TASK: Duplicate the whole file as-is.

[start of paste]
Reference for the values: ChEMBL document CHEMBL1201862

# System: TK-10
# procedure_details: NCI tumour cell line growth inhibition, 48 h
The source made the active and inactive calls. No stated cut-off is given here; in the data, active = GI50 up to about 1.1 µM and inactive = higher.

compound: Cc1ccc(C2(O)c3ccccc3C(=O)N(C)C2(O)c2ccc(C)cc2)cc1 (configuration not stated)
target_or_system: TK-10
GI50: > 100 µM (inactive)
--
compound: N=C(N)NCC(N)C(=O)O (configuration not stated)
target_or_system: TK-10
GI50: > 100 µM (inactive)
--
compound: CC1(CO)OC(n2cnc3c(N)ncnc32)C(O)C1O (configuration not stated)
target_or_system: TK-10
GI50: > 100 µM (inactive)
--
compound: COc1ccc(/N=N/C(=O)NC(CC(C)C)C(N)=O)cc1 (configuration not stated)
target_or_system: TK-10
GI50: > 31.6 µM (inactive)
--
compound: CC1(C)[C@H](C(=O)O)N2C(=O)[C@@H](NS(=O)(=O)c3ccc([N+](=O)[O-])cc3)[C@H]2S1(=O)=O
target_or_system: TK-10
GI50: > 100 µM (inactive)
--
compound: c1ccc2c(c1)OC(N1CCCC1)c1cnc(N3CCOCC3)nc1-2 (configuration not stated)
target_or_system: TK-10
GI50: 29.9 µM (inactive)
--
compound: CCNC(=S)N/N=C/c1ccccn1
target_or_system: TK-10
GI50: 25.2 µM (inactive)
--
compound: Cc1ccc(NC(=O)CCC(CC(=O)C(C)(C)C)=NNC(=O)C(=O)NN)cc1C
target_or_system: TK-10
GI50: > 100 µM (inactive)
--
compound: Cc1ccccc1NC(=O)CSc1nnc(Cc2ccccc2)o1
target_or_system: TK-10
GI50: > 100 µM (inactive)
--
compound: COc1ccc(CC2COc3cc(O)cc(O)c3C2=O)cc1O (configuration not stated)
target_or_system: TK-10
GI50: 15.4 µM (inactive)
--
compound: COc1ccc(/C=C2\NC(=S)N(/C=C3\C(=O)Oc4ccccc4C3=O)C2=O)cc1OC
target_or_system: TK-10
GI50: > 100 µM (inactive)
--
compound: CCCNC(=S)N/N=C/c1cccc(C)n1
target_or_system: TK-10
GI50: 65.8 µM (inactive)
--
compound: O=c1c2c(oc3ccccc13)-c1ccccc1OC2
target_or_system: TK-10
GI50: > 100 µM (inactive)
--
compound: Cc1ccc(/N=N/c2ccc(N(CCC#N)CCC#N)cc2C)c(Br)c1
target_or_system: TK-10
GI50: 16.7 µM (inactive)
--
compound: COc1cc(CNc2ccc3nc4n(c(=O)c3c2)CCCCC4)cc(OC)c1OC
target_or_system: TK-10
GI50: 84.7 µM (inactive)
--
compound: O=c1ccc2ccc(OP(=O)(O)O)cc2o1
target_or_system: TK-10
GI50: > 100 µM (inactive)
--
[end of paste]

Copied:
Reference for the values: ChEMBL document CHEMBL1201862

# System: TK-10
# procedure_details: NCI tumour cell line growth inhibition, 48 h
The source made the active and inactive calls. No stated cut-off is given here; in the data, active = GI50 up to about 1.1 µM and inactive = higher.

compound: Cc1ccc(C2(O)c3ccccc3C(=O)N(C)C2(O)c2ccc(C)cc2)cc1 (configuration not stated)
target_or_system: TK-10
GI50: > 100 µM (inactive)
--
compound: N=C(N)NCC(N)C(=O)O (configuration not stated)
target_or_system: TK-10
GI50: > 100 µM (inactive)
--
compound: CC1(CO)OC(n2cnc3c(N)ncnc32)C(O)C1O (configuration not stated)
target_or_system: TK-10
GI50: > 100 µM (inactive)
--
compound: COc1ccc(/N=N/C(=O)NC(CC(C)C)C(N)=O)cc1 (configuration not stated)
target_or_system: TK-10
GI50: > 31.6 µM (inactive)
--
compound: CC1(C)[C@H](C(=O)O)N2C(=O)[C@@H](NS(=O)(=O)c3ccc([N+](=O)[O-])cc3)[C@H]2S1(=O)=O
target_or_system: TK-10
GI50: > 100 µM (inactive)
--
compound: c1ccc2c(c1)OC(N1CCCC1)c1cnc(N3CCOCC3)nc1-2 (configuration not stated)
target_or_system: TK-10
GI50: 29.9 µM (inactive)
--
compound: CCNC(=S)N/N=C/c1ccccn1
target_or_system: TK-10
GI50: 25.2 µM (inactive)
--
compound: Cc1ccc(NC(=O)CCC(CC(=O)C(C)(C)C)=NNC(=O)C(=O)NN)cc1C
target_or_system: TK-10
GI50: > 100 µM (inactive)
--
compound: Cc1ccccc1NC(=O)CSc1nnc(Cc2ccccc2)o1
target_or_system: TK-10
GI50: > 100 µM (inactive)
--
compound: COc1ccc(CC2COc3cc(O)cc(O)c3C2=O)cc1O (configuration not stated)
target_or_system: TK-10
GI50: 15.4 µM (inactive)
--
compound: COc1ccc(/C=C2\NC(=S)N(/C=C3\C(=O)Oc4ccccc4C3=O)C2=O)cc1OC
target_or_system: TK-10
GI50: > 100 µM (inactive)
--
compound: CCCNC(=S)N/N=C/c1cccc(C)n1
target_or_system: TK-10
GI50: 65.8 µM (inactive)
--
compound: O=c1c2c(oc3ccccc13)-c1ccccc1OC2
target_or_system: TK-10
GI50: > 100 µM (inactive)
--
compound: Cc1ccc(/N=N/c2ccc(N(CCC#N)CCC#N)cc2C)c(Br)c1
target_or_system: TK-10
GI50: 16.7 µM (inactive)
--
compound: COc1cc(CNc2ccc3nc4n(c(=O)c3c2)CCCCC4)cc(OC)c1OC
target_or_system: TK-10
GI50: 84.7 µM (inactive)
--
compound: O=c1ccc2ccc(OP(=O)(O)O)cc2o1
target_or_system: TK-10
GI50: > 100 µM (inactive)
--